Lighten your book load by using ebooks! Many legal books are now available for mobile devices—whether through services like Amazon’s Kindle platform or through free resources, such as those offered by CALI’s eLangdell Bookstore. The eLangdell Bookstore has a variety of free legal ebooks under the Creative Commons license that are available across multiple platforms: PDF, ePub (for non-Kindle reading devices), Mobi (for Kindle), and even MS Word. A few of the topics covered: property, contracts, basic legal citation, evidence, securities law, Federal Rules of Evidence/Civil Procedure/Criminal Procedure, and ethics of tax law. With your CALI username and password you can often access more e-content, too. If you don’t have a CALI account, contact the reference desk and ask for the CALI code. Save your back the effort and try reading an ebook!


 

Legal Apps: Study Aids

The lives of law students are not known for copious amounts of free time. Finding time to study can be difficult, but these mobile apps make it much easier to study on-the-go and at your own pace.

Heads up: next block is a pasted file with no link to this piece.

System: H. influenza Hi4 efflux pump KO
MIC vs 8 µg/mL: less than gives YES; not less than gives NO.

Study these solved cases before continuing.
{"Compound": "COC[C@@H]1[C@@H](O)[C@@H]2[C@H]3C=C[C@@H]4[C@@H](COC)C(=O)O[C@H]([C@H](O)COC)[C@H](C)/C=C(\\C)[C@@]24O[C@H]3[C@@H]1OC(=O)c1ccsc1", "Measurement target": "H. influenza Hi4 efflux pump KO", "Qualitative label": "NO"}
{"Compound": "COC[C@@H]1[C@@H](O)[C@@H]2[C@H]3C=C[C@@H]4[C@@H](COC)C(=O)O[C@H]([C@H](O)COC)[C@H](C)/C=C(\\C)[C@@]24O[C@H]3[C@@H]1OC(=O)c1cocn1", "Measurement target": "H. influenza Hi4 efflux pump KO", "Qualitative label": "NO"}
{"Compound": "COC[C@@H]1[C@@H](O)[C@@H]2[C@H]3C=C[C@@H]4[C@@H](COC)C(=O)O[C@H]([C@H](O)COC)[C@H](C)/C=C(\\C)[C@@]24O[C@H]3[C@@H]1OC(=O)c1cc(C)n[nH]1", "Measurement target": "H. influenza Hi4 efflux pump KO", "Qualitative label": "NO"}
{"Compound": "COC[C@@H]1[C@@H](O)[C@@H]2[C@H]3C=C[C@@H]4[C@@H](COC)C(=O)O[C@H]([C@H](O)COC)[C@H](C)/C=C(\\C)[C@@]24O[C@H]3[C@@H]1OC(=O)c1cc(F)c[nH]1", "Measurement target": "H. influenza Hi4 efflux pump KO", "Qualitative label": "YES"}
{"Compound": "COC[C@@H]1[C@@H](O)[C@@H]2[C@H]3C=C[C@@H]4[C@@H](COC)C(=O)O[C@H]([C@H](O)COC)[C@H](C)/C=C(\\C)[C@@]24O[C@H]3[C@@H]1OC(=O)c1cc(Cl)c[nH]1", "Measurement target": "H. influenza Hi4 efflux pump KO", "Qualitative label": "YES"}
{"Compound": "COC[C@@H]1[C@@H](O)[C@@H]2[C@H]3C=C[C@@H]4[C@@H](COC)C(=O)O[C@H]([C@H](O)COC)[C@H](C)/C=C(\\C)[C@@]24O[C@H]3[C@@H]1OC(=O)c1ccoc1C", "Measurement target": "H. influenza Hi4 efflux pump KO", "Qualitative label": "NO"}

Kaplan provides a free MBE flashcard app and instructional videos to help you prepare for the Multistate Bar Exam. The app focuses on torts, contracts, constitutional law, criminal law and procedure, evidence, and real property. It also contains a concept reference guide to common legal topics. This app is certainly one of the best free study aids currently on the market.

Themis Bar Review offers a great bar review app, providing some services free to current law students and offering their full bar prep course to those who have paid for the service. Current law students have access to comprehensive outlines with exam tips, on-demand review lectures, handouts, assessment questions, and apps for iOS, Android, and e-reader devices. First year students are given these materials for civil procedure, constitutional law, contracts, criminal law, property, and torts, while upper-level students have access to constitutional law, corporations, criminal procedure, evidence, and wills and trusts.